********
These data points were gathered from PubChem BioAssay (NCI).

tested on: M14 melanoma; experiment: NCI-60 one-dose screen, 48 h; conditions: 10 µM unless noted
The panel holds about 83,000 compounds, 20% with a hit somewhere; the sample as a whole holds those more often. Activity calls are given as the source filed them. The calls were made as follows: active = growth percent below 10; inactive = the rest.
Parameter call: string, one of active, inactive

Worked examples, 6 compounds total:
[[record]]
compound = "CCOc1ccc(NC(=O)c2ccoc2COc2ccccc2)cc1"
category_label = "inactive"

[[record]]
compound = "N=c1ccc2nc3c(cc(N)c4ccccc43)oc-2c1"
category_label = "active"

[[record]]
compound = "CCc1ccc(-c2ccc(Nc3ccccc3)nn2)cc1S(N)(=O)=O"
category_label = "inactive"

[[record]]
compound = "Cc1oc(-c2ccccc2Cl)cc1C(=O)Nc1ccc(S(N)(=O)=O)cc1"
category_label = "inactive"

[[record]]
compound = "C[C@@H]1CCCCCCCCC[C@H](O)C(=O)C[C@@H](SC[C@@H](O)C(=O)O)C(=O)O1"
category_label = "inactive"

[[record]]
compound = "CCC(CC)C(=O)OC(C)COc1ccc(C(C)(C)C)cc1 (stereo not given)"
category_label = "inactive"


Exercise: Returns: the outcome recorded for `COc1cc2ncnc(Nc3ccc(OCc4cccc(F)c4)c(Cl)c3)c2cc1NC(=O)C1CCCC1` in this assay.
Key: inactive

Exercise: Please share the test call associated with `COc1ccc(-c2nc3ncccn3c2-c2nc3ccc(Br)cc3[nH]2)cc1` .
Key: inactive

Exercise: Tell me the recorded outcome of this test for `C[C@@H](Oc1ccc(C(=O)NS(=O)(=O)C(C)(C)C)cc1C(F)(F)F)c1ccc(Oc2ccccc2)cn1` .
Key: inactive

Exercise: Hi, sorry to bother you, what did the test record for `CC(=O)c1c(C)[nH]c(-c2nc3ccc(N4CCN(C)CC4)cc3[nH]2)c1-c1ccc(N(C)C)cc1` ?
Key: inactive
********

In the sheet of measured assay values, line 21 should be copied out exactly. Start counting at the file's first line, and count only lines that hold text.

[[record]]